Top councillors and others linked to Grenfell Tower revamp cannot keep jobs - MP

Senior councillors and decision-makers linked to the Grenfell Tower refurbishment cannot stay in their roles as a corporate manslaughter investigation looms, the area's MP said.

Kensington MP Emma Dent Coad, who took over the west London seat just days before the fire, claimed it was "impossible" for anyone who played a role in authorising the use of flammable material on the building to command public confidence.

Scotland Yard announced on Thursday there were "reasonable grounds" to suspect Kensington and Chelsea Council and the organisation which managed the tower on its behalf had committed corporate manslaughter.

Top councillors and others linked to Grenfell Tower revamp cannot keep jobs - MP

Leading figures from the local authority and the Kensington and Chelsea Tenant Management Organisation (KCTMO) will now face formal police interviews.

While the leader and deputy leader of the council have resigned since the inferno, many members of its cabinet remain in their posts.

Asked about the future of the council and KCTMO leadership, Ms Dent Coad told the Press Association: "It changes by the day, we are looking at the taskforce leads who are coming in and what their records are like, but I really don't see how anybody who was anywhere near the actual decision-making process could possibly continue working, any of them at all.

"Cabinet members will all be tarred with the same brush, because the decision went through the cabinet.

"Anybody else who was around in the KCTMO at that time who was anywhere near that decision, nobody will trust them.

"It would be impossible for them to continue, I don't see anyone can have any trust at all if they were anywhere near that decision."

At least 80 people were killed when a fire devoured the building last month, its progress suspected to have been hastened by the use of flammable materials on in its exterior during the £8.6 million refit.

At a vigil held on Thursday night for the victims, there was a cooling of tensions as news broke that the organisations faced investigation, Ms Dent Coad said.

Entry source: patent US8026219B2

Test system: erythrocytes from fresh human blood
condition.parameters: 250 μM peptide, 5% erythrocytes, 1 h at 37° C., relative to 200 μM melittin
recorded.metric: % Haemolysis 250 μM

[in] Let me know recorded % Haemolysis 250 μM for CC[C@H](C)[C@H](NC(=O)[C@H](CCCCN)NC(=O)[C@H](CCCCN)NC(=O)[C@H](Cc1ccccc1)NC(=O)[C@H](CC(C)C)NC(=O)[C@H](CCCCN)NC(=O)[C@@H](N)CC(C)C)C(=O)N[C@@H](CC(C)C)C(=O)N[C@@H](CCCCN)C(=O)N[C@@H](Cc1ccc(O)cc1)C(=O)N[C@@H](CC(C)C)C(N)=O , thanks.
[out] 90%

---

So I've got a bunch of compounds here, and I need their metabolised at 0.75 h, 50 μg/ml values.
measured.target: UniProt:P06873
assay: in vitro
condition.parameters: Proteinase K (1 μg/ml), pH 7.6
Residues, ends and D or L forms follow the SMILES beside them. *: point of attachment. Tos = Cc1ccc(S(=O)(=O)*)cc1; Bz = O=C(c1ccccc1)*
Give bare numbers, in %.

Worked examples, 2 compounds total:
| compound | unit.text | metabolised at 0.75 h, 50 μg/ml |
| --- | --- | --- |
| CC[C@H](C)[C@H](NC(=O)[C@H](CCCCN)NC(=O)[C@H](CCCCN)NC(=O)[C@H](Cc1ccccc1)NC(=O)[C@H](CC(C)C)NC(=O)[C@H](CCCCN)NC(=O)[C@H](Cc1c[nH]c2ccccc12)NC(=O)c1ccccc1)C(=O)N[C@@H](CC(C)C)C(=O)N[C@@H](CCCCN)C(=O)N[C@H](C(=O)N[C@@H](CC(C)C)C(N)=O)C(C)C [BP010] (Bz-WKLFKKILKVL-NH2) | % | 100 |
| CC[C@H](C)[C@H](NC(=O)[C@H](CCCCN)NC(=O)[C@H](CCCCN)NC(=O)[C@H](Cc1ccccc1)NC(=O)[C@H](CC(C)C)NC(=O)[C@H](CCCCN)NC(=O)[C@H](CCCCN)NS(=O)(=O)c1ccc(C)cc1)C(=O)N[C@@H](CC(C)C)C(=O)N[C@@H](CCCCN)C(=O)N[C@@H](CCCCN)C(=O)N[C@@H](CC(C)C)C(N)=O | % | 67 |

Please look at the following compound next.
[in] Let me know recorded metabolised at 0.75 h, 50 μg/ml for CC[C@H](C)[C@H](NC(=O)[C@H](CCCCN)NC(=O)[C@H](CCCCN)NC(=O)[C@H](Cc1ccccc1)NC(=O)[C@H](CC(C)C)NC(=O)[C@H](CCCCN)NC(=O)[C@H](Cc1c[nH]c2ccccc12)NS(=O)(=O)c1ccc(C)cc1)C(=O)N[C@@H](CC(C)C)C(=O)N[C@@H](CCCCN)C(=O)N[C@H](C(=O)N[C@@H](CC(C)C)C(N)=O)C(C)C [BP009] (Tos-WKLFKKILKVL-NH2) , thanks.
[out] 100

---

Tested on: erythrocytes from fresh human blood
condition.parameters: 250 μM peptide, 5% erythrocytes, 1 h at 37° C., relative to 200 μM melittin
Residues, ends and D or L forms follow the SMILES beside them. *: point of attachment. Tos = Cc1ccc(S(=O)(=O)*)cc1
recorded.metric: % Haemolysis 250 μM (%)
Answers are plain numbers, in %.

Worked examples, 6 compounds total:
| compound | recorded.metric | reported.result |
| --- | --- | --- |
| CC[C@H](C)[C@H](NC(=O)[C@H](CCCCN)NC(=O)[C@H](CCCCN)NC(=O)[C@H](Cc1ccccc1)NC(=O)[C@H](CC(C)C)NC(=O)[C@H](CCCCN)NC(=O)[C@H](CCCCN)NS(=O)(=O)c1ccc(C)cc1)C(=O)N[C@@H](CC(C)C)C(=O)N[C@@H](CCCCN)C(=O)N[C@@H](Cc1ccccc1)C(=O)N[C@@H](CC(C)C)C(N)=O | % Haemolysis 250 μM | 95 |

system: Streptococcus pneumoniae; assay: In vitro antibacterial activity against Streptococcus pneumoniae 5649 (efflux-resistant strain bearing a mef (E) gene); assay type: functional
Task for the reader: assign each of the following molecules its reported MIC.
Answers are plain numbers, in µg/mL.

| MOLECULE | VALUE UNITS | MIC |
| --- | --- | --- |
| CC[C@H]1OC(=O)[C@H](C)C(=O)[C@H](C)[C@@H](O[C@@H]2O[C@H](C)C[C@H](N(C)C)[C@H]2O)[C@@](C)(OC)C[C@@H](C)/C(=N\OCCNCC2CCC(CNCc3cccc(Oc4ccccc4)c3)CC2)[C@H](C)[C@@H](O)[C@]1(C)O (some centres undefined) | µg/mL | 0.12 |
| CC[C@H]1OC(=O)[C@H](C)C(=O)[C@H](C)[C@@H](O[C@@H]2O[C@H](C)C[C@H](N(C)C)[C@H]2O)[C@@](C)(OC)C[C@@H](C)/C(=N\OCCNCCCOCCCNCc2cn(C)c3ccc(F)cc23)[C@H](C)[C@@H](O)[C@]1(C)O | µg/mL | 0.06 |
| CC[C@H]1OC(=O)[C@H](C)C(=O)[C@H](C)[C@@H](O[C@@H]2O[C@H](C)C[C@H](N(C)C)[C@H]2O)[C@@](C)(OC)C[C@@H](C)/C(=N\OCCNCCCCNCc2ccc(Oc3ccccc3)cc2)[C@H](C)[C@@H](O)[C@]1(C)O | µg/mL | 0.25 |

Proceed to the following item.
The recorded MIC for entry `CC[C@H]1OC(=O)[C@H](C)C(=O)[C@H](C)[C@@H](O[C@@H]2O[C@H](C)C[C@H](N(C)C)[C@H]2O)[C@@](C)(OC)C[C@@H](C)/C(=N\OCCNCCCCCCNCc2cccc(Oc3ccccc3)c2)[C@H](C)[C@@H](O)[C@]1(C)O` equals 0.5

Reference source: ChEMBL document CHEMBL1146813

"When I went to the vigil not everyone knew then because it had literally come out half an hour before, but there was certainly a feeling of relief as the news came out," she said.

"Some people said 'glory be', literally, and were visibly relieved, because this is a huge weight off their shoulders."

Campaigners cautiously welcomed the developing police investigation, but called for individuals to face prosecution over the fire for gross negligence manslaughter.

The Justice 4 Grenfell campaign group said it hoped the statement was a "precursor" to individual arrests, adding: "Any arrests made will be seen by all those affected as tangible evidence that they are valued members of society and are being listened to."

Police do not have the power to arrest individuals under the offence of corporate manslaughter, but someone can face gross negligence manslaughter charges if a death may have been caused by an act or omission on their part.

Ms Dent Coad sought to reassure survivors who were concerned no individuals would be arrested, saying: "Certainly the letter implied that it didn't preclude further charges, so I think there must mean that there are."

Potential health and safety violations could form the grounds for further police action, she added.

In a letter updating residents on the criminal investigation, the Metropolitan Police said: "After an initial assessment of that information, the officer leading the investigation has today notified Royal Borough of Kensington and Chelsea and the Kensington and Chelsea Tenant Management Organisation that there are reasonable grounds to suspect that each organisation may have committed the offence of corporate manslaughter under the Corporate Manslaughter and Corporate Homicide Act 2007.

Kensington and Chelsea Council leader Nicholas Paget-Brown and his deputy Rock Feilding-Mellen resigned amid fierce criticism of the council's response to the disaster.

Robert Black, chief executive of Kensington and Chelsea Tenant Management Organisation, which manages Grenfell Tower, also stepped down so he could "concentrate on assisting with the investigation and inquiry".

Responding to the Scotland Yard announcement, newly-elected council leader Elizabeth Campbell said: "Our residents deserve answers about the Grenfell Tower fire and the police investigation will provide these.

"We fully support the Metropolitan Police investigation and we will co-operate in every way we can."

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